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Orange County

A Call for Peace on Nixon's Doorstep

Hundreds of protesters opposing a possible war with Iraq assail Bush as they parade past the former president's library in Yorba Linda.

January 19, 2003|Claire Luna | Times Staff Writer

Nearly 800 demonstrators chanting "impeach Bush" paraded past the Nixon Library & Birthplace in Yorba Linda on Saturday in one of dozens of rallies held throughout the world to protest preparations for a war against Iraq. The designated National Day of Action drew college students, religious groups, retirees and a band of families toting a green felt banner reading, "Homeschoolers for Peace."

The protesters rallied at Hurless Barton Park, where the playground teemed with toddlers. Speakers accused the media of obscuring information and assailed President Bush for his "imperialistic desires," rousing cheers from the crowd.

Caroline Davies, a Santa Ana high school pottery teacher who had planned to escort a group of students to Saturday's San Francisco rally, decided representing her views in Southern California would be just as meaningful. Her dog, Powder, barked in time with the protesters.

"Not everybody can go to San Francisco, but people in Orange County still feel passionately about an illegal preemptive strike," said Davies, 31, of Huntington Beach.

Louise Williams, 73, of Fountain Valley left before the march started, bothered by the stridency of the protesters' rhetoric and their angry calls for the impeachment of President Bush.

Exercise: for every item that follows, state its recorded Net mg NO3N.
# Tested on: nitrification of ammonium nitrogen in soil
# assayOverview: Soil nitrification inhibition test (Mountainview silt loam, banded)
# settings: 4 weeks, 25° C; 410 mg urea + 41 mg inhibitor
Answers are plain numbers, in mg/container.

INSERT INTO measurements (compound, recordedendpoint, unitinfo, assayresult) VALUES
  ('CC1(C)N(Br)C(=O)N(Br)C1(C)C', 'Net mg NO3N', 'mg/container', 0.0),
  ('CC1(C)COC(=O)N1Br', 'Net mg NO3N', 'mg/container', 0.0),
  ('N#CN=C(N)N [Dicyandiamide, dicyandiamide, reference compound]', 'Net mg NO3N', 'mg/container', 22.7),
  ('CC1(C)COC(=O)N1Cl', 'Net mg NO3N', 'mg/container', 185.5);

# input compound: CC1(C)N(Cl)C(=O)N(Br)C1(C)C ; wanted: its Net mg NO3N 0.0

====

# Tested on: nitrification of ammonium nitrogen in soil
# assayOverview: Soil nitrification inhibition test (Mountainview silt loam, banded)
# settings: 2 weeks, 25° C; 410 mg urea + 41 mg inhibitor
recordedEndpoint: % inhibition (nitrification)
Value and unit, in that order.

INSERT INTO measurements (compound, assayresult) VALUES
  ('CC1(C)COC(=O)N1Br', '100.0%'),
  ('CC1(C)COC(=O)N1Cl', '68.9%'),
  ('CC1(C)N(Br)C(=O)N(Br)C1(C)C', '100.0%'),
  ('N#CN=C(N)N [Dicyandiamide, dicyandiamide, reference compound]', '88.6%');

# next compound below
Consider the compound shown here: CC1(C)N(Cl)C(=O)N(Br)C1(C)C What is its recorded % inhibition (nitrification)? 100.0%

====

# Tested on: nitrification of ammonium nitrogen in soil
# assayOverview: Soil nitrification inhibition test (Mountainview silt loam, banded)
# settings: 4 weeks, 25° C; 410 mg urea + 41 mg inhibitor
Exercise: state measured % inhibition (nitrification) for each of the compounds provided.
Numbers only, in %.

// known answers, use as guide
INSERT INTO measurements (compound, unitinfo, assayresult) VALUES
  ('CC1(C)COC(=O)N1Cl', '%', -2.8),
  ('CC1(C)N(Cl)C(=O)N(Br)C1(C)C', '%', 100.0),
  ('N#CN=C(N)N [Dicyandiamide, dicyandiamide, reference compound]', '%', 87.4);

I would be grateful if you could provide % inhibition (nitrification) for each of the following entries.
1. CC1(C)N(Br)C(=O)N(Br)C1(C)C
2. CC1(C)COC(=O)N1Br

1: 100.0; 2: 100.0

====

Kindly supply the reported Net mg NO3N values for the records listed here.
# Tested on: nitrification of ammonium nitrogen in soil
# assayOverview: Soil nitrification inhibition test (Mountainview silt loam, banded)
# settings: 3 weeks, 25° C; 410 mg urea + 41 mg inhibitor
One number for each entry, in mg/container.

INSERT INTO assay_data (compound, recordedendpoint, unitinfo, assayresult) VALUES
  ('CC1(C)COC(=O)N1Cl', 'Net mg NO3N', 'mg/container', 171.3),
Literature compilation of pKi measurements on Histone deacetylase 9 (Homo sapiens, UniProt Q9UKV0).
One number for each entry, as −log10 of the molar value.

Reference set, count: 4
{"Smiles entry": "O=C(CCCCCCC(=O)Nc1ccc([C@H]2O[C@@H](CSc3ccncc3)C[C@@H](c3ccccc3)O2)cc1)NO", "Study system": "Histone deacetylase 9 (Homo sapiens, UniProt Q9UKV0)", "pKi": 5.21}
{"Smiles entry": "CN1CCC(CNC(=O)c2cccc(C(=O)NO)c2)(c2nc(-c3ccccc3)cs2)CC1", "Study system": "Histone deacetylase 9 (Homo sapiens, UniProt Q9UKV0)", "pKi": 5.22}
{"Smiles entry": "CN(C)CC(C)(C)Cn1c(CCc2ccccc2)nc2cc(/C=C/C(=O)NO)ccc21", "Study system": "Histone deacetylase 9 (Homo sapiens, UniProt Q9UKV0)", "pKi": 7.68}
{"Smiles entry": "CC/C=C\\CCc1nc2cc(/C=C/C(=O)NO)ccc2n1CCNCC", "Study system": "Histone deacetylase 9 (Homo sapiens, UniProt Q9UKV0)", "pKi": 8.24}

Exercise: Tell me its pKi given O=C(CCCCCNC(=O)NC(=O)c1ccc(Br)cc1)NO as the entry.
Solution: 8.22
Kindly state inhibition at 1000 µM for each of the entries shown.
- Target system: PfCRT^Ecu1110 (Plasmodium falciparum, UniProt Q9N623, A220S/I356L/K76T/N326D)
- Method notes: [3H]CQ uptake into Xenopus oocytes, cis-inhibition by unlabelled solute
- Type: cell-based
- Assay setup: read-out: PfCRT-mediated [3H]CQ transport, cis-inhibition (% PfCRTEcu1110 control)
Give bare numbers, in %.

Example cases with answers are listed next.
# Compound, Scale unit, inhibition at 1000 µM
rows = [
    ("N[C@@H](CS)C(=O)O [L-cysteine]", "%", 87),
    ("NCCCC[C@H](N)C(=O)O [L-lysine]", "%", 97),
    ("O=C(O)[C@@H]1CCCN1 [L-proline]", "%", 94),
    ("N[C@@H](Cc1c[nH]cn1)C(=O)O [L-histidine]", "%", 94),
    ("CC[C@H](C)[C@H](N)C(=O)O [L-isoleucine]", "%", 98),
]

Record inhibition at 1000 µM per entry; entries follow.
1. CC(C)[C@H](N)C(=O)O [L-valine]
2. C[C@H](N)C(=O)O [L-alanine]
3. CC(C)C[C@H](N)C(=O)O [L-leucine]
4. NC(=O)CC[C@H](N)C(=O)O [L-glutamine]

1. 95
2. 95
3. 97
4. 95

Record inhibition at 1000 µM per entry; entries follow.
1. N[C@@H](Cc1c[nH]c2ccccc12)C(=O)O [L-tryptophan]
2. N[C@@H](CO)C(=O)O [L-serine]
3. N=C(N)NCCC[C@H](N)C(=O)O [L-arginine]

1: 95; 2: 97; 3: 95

"We need to be focusing on love and peace and harmony instead of telling people to go to hell," she said. "This is not by any means a peace rally."

As the protesters snaked down Imperial Highway to Yorba Linda Boulevard, some chanted antiwar slogans while others thumped buckets and bongo drums and tooted rusty trumpets.

Long Beach schoolteacher Don Grose, who marched with his mother and two daughters, said the number of families at the rally surprised him.

"During Vietnam, protesters weren't taken seriously because they were mostly radicals. If you look around this group, it's obviously not just the fringe elements who feel this way," said Grose, 41, watching his 5-year-old twirl in red glitter shoes as she grasped a sign reading "Georgie Bush, grow up."

Ending the march at the Nixon library emphasized the similarities between Bush and the former president, said Debbie LeAnce, 28, a member of UC Riverside's Resistance, an antiwar group.

"Nixon was a huge war criminal, and Bush is his brother in crime," LeAnce said. Her blond hair wrapped in a bohemian scarf, she led the crowd in cheers and admired their energy.

"When this many people come out in so-called conservative Orange County, you know there's millions more out there who feel the same way," she said.

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